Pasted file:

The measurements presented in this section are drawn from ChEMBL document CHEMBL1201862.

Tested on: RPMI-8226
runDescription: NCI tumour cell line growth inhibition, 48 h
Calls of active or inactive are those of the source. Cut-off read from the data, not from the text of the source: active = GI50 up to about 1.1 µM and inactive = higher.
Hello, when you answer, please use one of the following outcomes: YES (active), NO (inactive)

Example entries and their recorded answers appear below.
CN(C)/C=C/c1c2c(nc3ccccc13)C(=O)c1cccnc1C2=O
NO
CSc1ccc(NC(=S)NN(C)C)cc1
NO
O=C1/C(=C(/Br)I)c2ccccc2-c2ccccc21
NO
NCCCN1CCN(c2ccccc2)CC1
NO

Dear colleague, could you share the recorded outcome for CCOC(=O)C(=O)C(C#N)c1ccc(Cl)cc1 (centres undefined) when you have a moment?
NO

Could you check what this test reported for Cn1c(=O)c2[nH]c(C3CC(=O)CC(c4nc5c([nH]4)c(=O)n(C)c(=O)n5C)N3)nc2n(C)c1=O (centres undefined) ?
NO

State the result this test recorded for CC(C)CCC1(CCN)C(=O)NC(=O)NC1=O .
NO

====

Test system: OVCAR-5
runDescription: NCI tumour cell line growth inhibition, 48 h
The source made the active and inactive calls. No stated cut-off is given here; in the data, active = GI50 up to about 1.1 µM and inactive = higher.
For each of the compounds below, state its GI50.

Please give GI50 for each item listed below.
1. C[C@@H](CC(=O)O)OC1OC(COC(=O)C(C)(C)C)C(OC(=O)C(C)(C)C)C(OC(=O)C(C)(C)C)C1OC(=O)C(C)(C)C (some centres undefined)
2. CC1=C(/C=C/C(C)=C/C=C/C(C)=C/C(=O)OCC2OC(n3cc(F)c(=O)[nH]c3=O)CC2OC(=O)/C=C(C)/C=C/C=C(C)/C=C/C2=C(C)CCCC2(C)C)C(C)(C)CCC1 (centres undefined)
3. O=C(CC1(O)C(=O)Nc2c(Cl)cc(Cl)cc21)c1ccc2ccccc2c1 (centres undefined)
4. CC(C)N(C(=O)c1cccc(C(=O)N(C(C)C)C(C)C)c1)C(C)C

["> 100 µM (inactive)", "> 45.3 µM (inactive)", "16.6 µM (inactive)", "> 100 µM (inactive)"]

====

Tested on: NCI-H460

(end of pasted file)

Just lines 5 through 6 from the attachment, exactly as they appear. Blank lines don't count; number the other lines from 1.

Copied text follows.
Hello, when you answer, please use one of the following outcomes: YES (active), NO (inactive)

Example entries and their recorded answers appear below.